SHOULD IS A WARNING SIGN
One year ago this week I laid, fully dressed–shoes on, even—on a hotel bed in Texas. CNN was blaring in the background, as is my hotel custom. I had come up to my room after speaking a few times. I had a few more sessions to do.
There had been other moments like this, building toward this, pointing to this. Sitting on my suitcase in the ladies room in the Houston airport, pumping and dumping (sorry, gentlemen)on my way to LA. I had to speak in LA on a Saturday night and San Francisco on that next Monday, but I was flying back in between because my baby was sick and couldn’t fly, and because I wanted to keep nursing him, especially while he was sick.
Another moment: I exploded with anger at my husband in St. Pancras station in London. We were on our way from London to Paris. It was June. Our children were happily munching on crisps and orange juice. My mother in law was helping to wrangle. But I was tired from speaking at several events and jetlagged and turned upside down by stress and upcoming deadlines. This was a serious red flag for me: if you can’t be happy in London in June, surrounded by your family, something on the inside has gone terribly wrong.
Because it’s all about the insides, right? We all know people who are miserable on mountaintops, and we all know people who are brimming with contentedness even when bills are going unpaid or health problems loom. It’s about the insides, and something had gone wrong on my insides.
I’m going to write about this for a while in a completely non-linear, messy, scrounging-at-the-corners way, hoping that maybe someone as tired and wrung out as I was then will feel like happiness is possible, like peace is possible, like lightness is possible again.
Because it is. That’s what I’m telling you: you can change your life, and you can find lightness and soul again. I know it because I’m finding it.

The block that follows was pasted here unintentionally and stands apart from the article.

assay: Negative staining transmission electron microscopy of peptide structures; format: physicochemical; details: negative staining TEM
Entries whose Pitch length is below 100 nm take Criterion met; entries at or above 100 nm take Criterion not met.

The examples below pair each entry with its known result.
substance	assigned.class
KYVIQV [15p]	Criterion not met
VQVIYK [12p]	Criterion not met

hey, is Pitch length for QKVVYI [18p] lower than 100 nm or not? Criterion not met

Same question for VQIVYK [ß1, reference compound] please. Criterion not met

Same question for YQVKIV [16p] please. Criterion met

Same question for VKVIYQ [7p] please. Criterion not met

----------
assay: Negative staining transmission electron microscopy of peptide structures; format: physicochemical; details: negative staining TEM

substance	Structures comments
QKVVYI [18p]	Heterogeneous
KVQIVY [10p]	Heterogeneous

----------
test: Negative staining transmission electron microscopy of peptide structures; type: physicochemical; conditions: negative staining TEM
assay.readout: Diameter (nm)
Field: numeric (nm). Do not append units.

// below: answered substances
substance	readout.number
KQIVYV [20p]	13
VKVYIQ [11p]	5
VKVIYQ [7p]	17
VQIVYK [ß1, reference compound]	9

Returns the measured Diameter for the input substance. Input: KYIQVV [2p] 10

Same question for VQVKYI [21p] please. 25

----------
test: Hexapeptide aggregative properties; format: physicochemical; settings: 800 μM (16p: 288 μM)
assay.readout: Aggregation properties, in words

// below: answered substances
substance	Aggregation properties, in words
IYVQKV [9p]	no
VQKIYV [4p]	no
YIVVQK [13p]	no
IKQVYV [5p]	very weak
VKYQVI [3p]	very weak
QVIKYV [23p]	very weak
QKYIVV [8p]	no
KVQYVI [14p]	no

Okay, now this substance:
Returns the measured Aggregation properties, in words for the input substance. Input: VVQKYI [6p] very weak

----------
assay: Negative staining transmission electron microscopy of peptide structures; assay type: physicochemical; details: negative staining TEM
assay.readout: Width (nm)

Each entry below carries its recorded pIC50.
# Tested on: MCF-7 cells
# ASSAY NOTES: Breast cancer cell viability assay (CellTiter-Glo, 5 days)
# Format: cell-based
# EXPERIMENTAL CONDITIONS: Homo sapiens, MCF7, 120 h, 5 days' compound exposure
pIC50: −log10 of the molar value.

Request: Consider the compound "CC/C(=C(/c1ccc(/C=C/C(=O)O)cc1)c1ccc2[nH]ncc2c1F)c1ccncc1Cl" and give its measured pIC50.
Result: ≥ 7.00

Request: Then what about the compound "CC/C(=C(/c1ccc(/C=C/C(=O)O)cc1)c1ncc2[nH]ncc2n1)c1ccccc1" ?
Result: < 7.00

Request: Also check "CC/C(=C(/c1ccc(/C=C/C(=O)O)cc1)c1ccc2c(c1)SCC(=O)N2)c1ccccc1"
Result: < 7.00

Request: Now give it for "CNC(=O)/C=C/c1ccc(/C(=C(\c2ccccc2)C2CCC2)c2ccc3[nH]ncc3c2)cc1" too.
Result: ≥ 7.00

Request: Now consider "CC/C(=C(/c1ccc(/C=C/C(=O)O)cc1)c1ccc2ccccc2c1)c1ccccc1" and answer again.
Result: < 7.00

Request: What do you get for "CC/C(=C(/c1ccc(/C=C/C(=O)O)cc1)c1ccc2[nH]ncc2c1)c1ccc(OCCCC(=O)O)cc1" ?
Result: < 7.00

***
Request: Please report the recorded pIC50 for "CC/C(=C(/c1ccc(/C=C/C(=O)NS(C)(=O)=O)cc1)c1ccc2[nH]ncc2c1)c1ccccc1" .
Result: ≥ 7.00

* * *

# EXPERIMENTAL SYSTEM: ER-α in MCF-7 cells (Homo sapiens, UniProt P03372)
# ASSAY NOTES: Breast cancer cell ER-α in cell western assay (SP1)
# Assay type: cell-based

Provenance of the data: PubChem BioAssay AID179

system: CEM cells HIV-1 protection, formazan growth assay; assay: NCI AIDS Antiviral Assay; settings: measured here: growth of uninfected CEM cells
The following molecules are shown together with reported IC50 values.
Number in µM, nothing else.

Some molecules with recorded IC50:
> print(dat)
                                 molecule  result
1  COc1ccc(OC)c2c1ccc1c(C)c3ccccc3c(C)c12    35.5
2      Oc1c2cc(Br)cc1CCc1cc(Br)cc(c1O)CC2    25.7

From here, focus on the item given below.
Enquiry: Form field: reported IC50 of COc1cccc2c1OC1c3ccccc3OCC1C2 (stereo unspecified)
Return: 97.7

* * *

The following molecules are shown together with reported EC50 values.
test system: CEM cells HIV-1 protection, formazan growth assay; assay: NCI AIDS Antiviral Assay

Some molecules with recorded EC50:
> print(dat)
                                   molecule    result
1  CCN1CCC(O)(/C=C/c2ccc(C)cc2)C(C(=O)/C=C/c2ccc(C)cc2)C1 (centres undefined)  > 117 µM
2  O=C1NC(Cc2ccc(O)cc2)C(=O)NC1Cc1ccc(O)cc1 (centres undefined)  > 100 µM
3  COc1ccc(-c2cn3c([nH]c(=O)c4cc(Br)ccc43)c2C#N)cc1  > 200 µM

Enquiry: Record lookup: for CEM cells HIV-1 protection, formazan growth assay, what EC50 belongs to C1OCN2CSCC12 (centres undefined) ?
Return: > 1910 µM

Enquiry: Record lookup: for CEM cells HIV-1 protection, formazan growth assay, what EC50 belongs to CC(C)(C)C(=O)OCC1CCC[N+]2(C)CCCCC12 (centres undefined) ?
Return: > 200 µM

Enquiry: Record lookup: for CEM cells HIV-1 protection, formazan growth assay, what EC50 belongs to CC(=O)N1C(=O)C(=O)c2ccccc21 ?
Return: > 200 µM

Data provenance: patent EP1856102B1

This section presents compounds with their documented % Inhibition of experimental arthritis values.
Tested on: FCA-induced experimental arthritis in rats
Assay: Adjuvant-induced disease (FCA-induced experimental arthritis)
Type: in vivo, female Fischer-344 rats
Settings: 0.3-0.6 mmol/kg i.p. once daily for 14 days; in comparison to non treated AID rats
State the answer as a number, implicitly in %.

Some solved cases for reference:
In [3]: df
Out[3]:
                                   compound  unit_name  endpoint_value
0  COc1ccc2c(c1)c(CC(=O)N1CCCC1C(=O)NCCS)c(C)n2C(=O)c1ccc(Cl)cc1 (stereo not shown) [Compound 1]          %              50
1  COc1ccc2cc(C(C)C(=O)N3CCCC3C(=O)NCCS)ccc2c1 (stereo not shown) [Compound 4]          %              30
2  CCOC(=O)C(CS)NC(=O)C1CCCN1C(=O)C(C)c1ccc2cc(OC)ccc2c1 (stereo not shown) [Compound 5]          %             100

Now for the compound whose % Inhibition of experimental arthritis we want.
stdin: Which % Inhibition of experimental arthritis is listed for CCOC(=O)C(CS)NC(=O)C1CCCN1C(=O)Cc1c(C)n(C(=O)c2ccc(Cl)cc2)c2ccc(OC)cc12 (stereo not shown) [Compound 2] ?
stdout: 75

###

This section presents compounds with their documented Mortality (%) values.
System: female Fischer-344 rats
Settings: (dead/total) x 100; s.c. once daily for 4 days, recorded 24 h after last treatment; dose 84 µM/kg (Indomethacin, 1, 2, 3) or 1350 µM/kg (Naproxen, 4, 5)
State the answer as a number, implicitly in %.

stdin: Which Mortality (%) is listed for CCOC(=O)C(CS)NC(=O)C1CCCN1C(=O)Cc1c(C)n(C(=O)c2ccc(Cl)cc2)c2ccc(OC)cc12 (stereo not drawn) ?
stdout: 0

For me, the first step was admitting what was true, at first, only to myself. We all have these weird rules about what we should love and what should make us happy and how things shouldwork. Should is a warning sign, frankly. When you’re using the word should more and more often, it’s a sign that you’re living further and further from your truest, best self, a sign that you’re living for some other set of parameters or affirmations that you think will bring you happiness.
This is what I know: SHOULD never brings happiness.
I felt like I should be so happy because I was doing the things I thought I wanted to do. When Mac was a baby, I felt like I should never complain about how tired I was because I had longed for him so badly. When he didn’t sleep through the night for almost a year, I bit my tongue and didn’t complain because I should have been so happy. I didn’t let myself say I was tired and the math wasn’t working and I was losing my ability to love and taste and experience my life, because that felt like failure, like a stronger woman would have been able to manage it all.
And so I cried in a Houston airport bathroom and snapped at my husband in a London train station. I wept in our bedroom up at the lake while houseguests sat awkwardly downstairs, waiting for me to be the hostess with the mostest.
And then all at once, staring up at the ceiling in Texas I realized that I didn’t care anymore about SHOULD. If someone else wanted to try to live this life, frankly, they were more than welcome to try. Because I didn’t want it anymore. I wanted a new way of living, and I didn’t care what I had to admit about myself to get it.
I’m not as strong as you thought? Fine.
I have limitations I’ve been trying to hide? Here they are.
I’m not impressive? Doesn’t bother me a bit.
You can have all those labels and accolades. Because they haven’t helped me one bit.
What I wanted was a way of living that felt more like living and less like drowning.
And saying it out loud to myself was the first and most important step.